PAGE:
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One of the best parties I’ve ever thrown was a New Year’s Eve party at my friend Katie’s house. We planned it around a “casino night” theme and spent the evening playing cards and games. We all had so much fun that night!

Of course, I’ve also planned New Year’s Eve parties that only two or three people showed up for. Honestly, those parties were a lot of fun, too – but not exactly what I have in mind when I start making lists and sending invites for a party on the last night of the year.

Whether you’re planning a small get-together or a huge bash, a few simple steps will make sure your party is a blast.

How to Have a {Fabulous} Holiday Party

  1. Plan early! If you haven’t sent invitations yet, do it now! People’s schedules fill up crazy fast in December, and you don’t want your friends and family to miss the best party of the season (yours)!
  2. Keep expectations realistic. December may be the most wonderful time of the year, but it’s also the busy-est and sometimes the most stressful. And, let’s face it, the time when many people are most likely to go completely crazy. I’m just saying: keep that in mind.
  3. Make a budget – and stick to it. I know, I know. What fun is that? But in this season of excess, you’ll be glad that your photos and memories are the only reminders of your party – and not your credit card bill.
  4. Consider a theme. You don’t have to. I get it. A theme isn’t everyone’s thing. But if it might be your thing, consider it. Having a unified approach to your plans will make planning easier – and your party more interesting!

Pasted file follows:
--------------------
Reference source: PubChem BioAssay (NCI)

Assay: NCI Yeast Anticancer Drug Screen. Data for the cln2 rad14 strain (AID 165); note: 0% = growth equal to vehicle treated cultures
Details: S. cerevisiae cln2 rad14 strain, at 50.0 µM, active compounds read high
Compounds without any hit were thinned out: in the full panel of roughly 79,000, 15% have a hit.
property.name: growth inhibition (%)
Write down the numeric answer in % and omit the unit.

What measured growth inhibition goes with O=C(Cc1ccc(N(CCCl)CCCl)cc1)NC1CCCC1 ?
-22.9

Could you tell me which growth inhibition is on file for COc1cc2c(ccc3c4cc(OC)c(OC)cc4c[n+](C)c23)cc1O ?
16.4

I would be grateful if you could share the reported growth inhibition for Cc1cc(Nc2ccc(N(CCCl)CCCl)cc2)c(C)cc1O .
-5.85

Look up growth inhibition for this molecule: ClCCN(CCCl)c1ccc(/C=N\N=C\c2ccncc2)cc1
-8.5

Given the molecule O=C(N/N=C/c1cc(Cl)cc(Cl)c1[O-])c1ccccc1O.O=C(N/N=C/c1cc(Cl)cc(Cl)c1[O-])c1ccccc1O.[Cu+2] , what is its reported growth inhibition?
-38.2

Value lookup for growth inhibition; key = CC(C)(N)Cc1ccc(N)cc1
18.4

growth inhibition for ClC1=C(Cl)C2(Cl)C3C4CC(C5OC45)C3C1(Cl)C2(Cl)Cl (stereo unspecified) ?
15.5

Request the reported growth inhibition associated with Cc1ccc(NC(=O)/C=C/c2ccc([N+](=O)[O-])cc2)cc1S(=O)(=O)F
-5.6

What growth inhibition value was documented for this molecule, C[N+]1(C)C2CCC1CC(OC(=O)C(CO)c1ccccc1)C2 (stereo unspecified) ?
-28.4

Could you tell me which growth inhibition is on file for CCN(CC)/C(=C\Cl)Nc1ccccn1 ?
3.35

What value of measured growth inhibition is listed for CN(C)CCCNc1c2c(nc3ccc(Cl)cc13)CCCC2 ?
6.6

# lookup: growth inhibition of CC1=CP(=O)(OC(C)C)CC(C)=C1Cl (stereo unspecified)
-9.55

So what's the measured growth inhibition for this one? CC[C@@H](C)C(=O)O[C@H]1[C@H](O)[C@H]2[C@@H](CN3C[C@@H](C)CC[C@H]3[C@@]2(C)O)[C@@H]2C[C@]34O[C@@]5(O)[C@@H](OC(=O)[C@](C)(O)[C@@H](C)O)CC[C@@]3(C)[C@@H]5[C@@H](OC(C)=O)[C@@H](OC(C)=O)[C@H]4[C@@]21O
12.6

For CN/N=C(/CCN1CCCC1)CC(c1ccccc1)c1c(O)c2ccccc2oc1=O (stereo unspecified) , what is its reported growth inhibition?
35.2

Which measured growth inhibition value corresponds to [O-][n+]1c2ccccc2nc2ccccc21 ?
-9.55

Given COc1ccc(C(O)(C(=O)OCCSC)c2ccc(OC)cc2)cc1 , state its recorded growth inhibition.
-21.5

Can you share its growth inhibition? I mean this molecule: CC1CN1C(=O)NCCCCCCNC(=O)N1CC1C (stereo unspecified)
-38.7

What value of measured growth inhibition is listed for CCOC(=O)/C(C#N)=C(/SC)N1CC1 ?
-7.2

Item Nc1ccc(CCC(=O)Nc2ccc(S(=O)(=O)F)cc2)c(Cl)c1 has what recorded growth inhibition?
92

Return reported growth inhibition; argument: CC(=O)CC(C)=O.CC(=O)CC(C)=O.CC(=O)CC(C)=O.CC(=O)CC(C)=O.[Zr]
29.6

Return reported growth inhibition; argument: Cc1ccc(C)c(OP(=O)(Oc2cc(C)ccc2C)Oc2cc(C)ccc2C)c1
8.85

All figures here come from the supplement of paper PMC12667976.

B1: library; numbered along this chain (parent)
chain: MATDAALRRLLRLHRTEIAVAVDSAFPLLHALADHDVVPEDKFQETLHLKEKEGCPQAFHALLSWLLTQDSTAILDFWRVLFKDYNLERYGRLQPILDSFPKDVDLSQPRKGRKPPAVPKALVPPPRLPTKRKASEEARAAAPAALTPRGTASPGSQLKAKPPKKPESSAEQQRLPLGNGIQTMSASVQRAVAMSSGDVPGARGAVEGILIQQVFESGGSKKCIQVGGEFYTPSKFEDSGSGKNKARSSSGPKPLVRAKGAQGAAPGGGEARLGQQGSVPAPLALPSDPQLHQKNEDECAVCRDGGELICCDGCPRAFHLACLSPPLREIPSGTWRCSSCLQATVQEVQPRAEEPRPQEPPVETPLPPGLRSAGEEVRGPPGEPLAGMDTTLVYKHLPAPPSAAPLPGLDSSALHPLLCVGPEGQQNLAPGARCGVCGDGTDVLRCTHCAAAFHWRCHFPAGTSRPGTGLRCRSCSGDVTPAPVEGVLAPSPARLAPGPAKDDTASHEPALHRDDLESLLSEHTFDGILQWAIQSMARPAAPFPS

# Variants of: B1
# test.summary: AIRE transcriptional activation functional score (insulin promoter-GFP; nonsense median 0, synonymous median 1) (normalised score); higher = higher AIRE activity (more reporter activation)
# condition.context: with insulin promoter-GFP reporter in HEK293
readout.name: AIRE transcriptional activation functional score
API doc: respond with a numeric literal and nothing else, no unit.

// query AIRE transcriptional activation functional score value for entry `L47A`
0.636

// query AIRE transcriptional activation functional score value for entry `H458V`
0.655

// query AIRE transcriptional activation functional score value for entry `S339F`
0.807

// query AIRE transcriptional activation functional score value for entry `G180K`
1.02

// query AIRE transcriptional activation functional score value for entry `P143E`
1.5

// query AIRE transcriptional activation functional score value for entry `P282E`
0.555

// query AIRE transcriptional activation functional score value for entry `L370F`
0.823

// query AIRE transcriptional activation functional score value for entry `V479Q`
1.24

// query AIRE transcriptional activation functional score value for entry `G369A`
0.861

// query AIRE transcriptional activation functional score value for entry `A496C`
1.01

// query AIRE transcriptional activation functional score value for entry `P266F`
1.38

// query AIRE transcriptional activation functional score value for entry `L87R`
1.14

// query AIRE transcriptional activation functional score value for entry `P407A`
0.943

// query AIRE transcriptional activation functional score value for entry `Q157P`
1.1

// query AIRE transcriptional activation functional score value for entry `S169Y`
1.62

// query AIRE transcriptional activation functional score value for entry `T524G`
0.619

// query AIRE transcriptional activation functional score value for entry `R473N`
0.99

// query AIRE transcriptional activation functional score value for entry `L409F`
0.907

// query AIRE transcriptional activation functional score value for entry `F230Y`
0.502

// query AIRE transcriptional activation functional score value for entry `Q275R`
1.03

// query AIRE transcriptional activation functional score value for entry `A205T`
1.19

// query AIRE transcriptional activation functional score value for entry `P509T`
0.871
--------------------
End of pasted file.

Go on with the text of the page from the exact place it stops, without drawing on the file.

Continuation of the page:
5. Don’t go overboard. Why are you throwing this party? To impress your friends or show up your neighbors? Or to celebrate the holidays and spend time with the people who mean the most to you? Right. So take a deep breath and focus on what’s important (people not party favors, family and friends not fancy food, memories not . . . well, you get the picture).

A few other considerations to keep in mind for end-of-year parties:

  • Alcohol: Your first question is to serve or not to serve, and it is your choice. However, remember that with great hostess power comes great responsibility – and that includes less-than-sober guests (and their ride home).
  • Weather: Even if your party doesn’t involve karaoke (although, really, why wouldn’t it?), your guests might be singing “Baby, It’s Cold Outside” anyway. It’s winter, it’s cold – so prepare accordingly. Shovel and salt your drive and porch. Have plenty of room for wiping wet feet – or hand everyone a pair of slippers when they walk in! And don’t forget the hot drinks. I made this hot apple cider cocktail last year, and it was delightful.
  • Clean Up: When your party wraps up – late at night, after hours of planning, preparing and partying – you may be less than inclined to clean up the remnants of your fun. If you’re hosting a party somewhere other than your house, make sure you plan for this. Recruit friends, write a late-clean-up line in your contract, or have coffee on hand for the moment your last guest says good night.

For more helpful tips, checklists, planning templates and more, check out my ebook, Plan a Fabulous Party {without losing your mind}. And until December 31, use the code INPARTYBOOK for a 20% discount.

Are you planning any holiday parties? Do you have any tips for success?

I also posted about hosting holiday parties at (in)courage today. Don’t miss it!

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